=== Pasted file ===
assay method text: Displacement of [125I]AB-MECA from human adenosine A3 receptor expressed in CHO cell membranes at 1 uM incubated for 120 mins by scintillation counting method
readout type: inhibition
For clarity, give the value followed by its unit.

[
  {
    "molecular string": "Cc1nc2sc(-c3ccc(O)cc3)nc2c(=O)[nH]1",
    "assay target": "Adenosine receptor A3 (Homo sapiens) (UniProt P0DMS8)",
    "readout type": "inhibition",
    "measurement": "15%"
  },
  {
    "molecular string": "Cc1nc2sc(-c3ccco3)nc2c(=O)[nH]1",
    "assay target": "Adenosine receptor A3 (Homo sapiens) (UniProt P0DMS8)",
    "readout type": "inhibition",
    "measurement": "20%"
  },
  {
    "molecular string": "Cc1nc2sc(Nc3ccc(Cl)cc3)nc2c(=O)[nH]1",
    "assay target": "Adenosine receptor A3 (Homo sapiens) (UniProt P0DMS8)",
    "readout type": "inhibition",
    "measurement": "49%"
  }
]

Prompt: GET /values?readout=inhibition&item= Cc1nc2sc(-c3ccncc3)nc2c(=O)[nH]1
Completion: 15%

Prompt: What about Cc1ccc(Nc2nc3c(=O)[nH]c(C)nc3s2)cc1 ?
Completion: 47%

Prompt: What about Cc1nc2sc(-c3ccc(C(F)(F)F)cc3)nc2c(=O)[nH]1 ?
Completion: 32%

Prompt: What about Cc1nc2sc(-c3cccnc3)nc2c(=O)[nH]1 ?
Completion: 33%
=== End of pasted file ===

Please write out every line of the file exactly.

assay method text: Displacement of [125I]AB-MECA from human adenosine A3 receptor expressed in CHO cell membranes at 1 uM incubated for 120 mins by scintillation counting method
readout type: inhibition
For clarity, give the value followed by its unit.

[
  {
    "molecular string": "Cc1nc2sc(-c3ccc(O)cc3)nc2c(=O)[nH]1",
    "assay target": "Adenosine receptor A3 (Homo sapiens) (UniProt P0DMS8)",
    "readout type": "inhibition",
    "measurement": "15%"
  },
  {
    "molecular string": "Cc1nc2sc(-c3ccco3)nc2c(=O)[nH]1",
    "assay target": "Adenosine receptor A3 (Homo sapiens) (UniProt P0DMS8)",
    "readout type": "inhibition",
    "measurement": "20%"
  },
  {
    "molecular string": "Cc1nc2sc(Nc3ccc(Cl)cc3)nc2c(=O)[nH]1",
    "assay target": "Adenosine receptor A3 (Homo sapiens) (UniProt P0DMS8)",
    "readout type": "inhibition",
    "measurement": "49%"
  }
]

Prompt: GET /values?readout=inhibition&item= Cc1nc2sc(-c3ccncc3)nc2c(=O)[nH]1
Completion: 15%

Prompt: What about Cc1ccc(Nc2nc3c(=O)[nH]c(C)nc3s2)cc1 ?
Completion: 47%

Prompt: What about Cc1nc2sc(-c3ccc(C(F)(F)F)cc3)nc2c(=O)[nH]1 ?
Completion: 32%

Prompt: What about Cc1nc2sc(-c3cccnc3)nc2c(=O)[nH]1 ?
Completion: 33%